Profitability comes to mind, a 1% improvement in the topline equates to a 12% improvement in profit because we got a lot of people often sites. The exact percentage depends on the industry structure and your cost of goods model. For an enterprise software company where your margin is very high, you might not get that bang for the buck. In general, pricing has some of the biggest impacts in getting pricing right and on your profitability driver for any company. It’s one of the most effective levers to drive profitability that anyone can tell you. Most companies tend to realize that over time and invest in pricing as a specialized function. Even for the smaller company if you take a more expansive view of pricing which I do, which includes the operations, the business model and a monetization strategy, pricing also impacts your end-to-end go-to-market activities.

If you think about pricing, that includes setting the commercial framework, setting the business model and then managing that operations overtime to make sure the pricing model can scale with your customer. The business that you want to go then impacts marketing and how you signal to market and talk about value to the customers. It also impacts the commercial terms of contracting and the field compensation, how you compensate and how the field engaged the customer pricing. Especially your business model is first in line around that if you could talk to any sales guys, they’ll tell you, “A price is the first thing they think about and how they get compensated is the second thing.” How you set up the pricing model impacts both.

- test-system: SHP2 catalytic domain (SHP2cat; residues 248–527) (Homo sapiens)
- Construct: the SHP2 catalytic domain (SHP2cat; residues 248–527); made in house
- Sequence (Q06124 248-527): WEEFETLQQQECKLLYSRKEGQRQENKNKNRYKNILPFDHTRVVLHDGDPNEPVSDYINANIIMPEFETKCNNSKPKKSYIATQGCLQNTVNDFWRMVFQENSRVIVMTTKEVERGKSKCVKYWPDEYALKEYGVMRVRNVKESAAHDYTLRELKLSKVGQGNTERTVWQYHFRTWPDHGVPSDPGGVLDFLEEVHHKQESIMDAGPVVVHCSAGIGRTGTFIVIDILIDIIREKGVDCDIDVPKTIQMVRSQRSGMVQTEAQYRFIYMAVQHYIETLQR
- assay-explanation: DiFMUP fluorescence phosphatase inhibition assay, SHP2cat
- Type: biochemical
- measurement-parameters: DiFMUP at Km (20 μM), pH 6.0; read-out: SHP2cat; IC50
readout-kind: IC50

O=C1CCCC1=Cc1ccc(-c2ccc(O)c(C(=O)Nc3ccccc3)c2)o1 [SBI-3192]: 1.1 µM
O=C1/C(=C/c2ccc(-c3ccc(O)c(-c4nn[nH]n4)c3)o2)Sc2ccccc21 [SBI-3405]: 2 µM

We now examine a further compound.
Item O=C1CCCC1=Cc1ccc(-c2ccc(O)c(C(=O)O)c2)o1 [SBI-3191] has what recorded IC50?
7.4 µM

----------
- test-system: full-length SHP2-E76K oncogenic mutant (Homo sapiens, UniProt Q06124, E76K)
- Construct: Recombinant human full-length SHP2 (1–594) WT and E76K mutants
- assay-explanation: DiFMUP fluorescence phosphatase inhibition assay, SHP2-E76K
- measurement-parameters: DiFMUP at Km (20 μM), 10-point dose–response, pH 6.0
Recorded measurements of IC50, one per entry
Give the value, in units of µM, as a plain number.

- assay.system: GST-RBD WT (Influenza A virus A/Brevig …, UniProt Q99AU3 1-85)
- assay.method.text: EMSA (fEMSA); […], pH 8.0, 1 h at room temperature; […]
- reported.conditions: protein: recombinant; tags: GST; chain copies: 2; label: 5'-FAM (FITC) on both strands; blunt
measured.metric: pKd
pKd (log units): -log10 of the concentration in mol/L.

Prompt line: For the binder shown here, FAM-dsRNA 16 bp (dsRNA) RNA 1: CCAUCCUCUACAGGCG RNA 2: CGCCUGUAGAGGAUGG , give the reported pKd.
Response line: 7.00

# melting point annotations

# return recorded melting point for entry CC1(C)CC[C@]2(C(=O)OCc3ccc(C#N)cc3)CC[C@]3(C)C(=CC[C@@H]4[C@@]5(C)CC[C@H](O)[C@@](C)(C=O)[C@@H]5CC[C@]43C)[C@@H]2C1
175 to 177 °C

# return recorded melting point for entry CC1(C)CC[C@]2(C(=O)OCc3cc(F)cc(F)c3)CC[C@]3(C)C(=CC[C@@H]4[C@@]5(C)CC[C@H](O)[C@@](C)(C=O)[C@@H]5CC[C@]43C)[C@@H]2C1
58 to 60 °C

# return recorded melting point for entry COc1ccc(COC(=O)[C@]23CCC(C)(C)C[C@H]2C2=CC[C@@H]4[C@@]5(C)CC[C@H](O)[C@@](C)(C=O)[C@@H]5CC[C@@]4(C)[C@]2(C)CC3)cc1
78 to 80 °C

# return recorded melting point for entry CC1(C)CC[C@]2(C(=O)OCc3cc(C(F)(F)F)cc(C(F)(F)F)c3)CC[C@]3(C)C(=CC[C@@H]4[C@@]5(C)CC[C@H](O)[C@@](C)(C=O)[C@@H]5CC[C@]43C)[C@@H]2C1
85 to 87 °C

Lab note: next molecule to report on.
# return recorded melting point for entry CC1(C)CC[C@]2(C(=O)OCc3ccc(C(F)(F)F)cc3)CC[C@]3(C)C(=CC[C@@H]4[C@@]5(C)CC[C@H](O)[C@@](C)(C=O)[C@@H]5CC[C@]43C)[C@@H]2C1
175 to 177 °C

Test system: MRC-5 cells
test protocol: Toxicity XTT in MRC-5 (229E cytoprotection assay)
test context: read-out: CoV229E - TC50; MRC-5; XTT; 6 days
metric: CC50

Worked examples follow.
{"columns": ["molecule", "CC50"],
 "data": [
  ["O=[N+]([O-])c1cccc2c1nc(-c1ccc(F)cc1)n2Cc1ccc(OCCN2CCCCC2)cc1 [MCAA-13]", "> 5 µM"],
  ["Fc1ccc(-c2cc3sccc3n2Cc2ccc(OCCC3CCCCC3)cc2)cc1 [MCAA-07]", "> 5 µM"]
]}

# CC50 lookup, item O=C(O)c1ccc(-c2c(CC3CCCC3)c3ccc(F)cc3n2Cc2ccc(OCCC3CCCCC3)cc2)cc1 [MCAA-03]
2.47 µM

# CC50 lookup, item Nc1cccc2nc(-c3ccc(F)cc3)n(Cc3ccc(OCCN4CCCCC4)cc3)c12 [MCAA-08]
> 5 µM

What’s the difference in your mind between an expansive pricing strategy and maybe the one that’s a little bit more focused?

I take a more expansive view of pricing as a function. Other people who came from more of a pricing analytic background focus on price optimization. Pricing has a lot of specialization. If you think about pricing the more expansive view then it counts for both strategy operations and sales support. The strategy, you can think of it as supporting the overall company strategy. Your pricing strategies should align with your overall company goal. Is pricing there to support the top line or is it there to support a market expansion? Extraction versus expansion is important. Pricing should be like any other strategic paradigm that anyone uses to analyze the market. If you think of a more expansive view of pricing, then it counts the strategy operations and its sales support. The strategy itself needs to support the company strategy. The company strategy is often paid by not just your intent, but the constraints of your customers and suppliers, etc.

Pricing is a part of that paradigm that any company needs to manage. Moving on to an operational side, it’s about not just the internal operations of how you take a product to market, which is that bridging that gap between product management and sales operations and sales. There’s a whole set of things that companies do that you need to. It goes from taking a product to market and a lot of companies called that NPI, New Product Introduction, that whole functions. Sometimes that falls in the pricing. Sometimes the sales ops or the product manager will take on that in the early days.

Finally, sales support. From a pricing perspective, a lot of companies called deals desk specifically managed contract negotiations and non-standard pricing support. All of those falls under this price and bucket. In some cases, this whole overlaps about our functions. Sales operation is one that takes on the tail end. Product management takes on a lot of that early on strategy function. Business operation is another one that tends to have a hand and lobby more analytics aspects of this. Overall, you can see pricing hits many of these functions. Individual companies would organize all of these either underpricing or according to their business affinities or available talent.

You stood up the pricing organization at ServiceNow and at Snowflake. When do you think is the right time, based on your experience for an enterprise technology company, to think about making this a dedicated organization?